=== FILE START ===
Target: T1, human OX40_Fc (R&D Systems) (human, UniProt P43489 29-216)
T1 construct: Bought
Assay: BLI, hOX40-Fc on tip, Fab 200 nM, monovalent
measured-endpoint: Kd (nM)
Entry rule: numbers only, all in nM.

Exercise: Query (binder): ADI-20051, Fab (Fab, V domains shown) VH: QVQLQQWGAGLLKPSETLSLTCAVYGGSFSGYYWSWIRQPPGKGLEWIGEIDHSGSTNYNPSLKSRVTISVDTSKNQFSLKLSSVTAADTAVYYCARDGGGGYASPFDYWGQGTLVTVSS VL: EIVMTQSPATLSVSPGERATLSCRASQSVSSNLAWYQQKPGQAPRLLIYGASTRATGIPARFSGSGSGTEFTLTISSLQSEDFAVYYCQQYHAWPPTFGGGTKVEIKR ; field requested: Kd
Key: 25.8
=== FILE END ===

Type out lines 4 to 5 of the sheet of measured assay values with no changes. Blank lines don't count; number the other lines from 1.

measured-endpoint: Kd (nM)
Entry rule: numbers only, all in nM.